Sam’s voice grabbed his attention, enough to perk his ears up. “Hey, this is Sam. I’m not at the phone right now, so leave me a message and I’ll get back to you ASAP. Have a good one!”

The recording ended, then beeped. Jeremy clutched the receiver for an eternity before slowly setting it on the holder. He sighed painfully as his body threatened to give way to more gut wrenching sobs, but he fought the urge. Grabbing the phone again, he tapped the ‘redial’ key and waited. The dial tone sounded once, twice, three times, four times, five times again—

“Hey, this is Sam. I’m not at the phone right now, so leave me a message and I’ll get back to you ASAP. Have a good one!” Beep.

Jeremy’s grip weakened and the phone dropped out of his hand. The battery pack popped off the back, rendering the phone silent. Silent and dead. Lifeless. Just like the arm, the arm of Sam, hanging out the side of his car. The otter fell to his knees, then to his side. The cold, wood floor of the kitchen didn’t give; it was as lifeless as Sam. Everything around him felt lifeless, even himself.

“S-Sam…” Jeremy cried. “C-Come… back…” His voiced croaked as he tried to speak, knowing Sam would hear him. Could he hear him? He had to; Sam loved him, and he loved Sam. But what if he couldn’t hear? Could he see? Jeremy froze. If he could see, he could read.

Once more, Jeremy rose to his feet. His body felt weak still; somehow he knew he’d always feel that way without his husky to help. But he had to do this. Jeremy knew he had to do this one thing. Sam was right—he was an otter with a pen. In the office, he grabbed a pen from the jar on the desk. He pulled a notepad out of the drawer. Jeremy sat at his desk, turned the monitor off, and started writing:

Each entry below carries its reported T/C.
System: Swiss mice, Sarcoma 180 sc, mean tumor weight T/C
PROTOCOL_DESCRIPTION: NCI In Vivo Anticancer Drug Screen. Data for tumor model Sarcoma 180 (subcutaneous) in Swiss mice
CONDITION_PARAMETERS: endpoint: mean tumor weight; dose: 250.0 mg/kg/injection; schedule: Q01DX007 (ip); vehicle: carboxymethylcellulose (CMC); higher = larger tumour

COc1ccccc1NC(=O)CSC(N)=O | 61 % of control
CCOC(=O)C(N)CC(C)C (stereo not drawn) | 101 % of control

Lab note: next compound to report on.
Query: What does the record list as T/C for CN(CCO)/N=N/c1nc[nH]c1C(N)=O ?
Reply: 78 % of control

Dear Sam,

I can’t believe you’re gone, baby. Everything’s gone: our future together, our lives, our fun. You know me; I’ve always been quick to move on from things. This time, it’s so much different. This time, it feels like I’ll never get over this. You were never far from my mind when you were still alive. That hasn’t changed, baby. I’m still thinking of you. I keep hoping I’m gonna wake up from this nightmare. I keep hoping that you aren’t really dead, that you’re going to call any minute now and say you’re okay. That’s what it feels like: a nightmare I’ll never wake up from.

I missed you the moment I found out. I miss everything about you, sweetie. I’m gonna miss your smile and your laugh. I’m gonna miss the way you always picked me up from a bad day. I’m gonna miss our talking about the future. I’m gonna miss not having the chance to move in with you someday and have you in my arms. Baby, you know how much I wanted to hold you and keep you close.